Our lab group is part of the Department of Forestry, Wildlife, and Fisheries at the University of Tennessee Institute of Agriculture. The ultimate goal of our research group is to improve our ability to predict and mitigate the negative impacts of pathogens on wildlife populations. To this end, we are interested in how hot hosts, hot species, and hotspots affect pathogen invasion and persistence. We combine novel statistical and mathematical modeling approaches with laboratory experiments and field data to identify how heterogeneity at the scale of the individual host to the landscape affects disease dynamics. By unraveling the contributions of heterogeneity across biological scales, we seek to obtain actionable predictions through a mechanistic understanding of host-parasite interactions. While our research spans a range of wildlife systems, we often address our research questions using amphibians and their parasites.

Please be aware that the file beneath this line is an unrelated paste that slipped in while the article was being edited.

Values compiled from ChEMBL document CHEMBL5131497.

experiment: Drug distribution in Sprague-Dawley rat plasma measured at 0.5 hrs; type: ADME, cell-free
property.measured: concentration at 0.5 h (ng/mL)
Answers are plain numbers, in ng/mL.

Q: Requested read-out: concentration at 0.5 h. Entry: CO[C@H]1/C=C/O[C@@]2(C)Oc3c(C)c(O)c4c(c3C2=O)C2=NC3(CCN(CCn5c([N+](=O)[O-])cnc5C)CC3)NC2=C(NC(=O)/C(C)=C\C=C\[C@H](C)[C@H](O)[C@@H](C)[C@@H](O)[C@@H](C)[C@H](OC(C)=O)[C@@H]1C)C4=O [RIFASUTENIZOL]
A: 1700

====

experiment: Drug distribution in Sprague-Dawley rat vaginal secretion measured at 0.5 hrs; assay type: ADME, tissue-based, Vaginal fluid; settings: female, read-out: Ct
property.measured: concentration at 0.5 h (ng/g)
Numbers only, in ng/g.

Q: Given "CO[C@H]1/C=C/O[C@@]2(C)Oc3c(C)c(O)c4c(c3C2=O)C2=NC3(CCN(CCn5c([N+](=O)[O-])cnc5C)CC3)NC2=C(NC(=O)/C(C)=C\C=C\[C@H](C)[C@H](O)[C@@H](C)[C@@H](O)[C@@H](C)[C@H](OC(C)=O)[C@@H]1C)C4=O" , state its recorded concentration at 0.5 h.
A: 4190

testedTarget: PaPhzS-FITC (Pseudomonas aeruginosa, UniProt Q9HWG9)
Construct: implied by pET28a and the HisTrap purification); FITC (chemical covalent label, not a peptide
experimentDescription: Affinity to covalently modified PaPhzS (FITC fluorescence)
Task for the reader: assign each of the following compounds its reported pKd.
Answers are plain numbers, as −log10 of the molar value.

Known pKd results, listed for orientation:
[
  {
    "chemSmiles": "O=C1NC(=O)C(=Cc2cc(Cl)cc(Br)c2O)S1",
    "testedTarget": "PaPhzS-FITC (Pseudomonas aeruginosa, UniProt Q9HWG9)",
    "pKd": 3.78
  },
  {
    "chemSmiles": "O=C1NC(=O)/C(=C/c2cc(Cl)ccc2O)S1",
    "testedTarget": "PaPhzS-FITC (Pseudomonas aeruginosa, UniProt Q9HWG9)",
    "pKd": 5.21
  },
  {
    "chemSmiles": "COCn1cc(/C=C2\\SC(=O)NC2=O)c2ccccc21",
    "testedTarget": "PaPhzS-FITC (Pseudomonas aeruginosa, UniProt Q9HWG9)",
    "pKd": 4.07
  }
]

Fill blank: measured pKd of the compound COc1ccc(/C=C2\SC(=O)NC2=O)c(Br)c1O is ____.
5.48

Our lab group is part of the newly established RIBBiTR Biology Integration Institute funded by NSF to conduct research and training that integrates across sub-disciplines in the biological sciences to better understand how living systems achieve resilience to emerging infectious diseases and other global change stressors. RIBBiTR is currently recruiting graduate students. See here.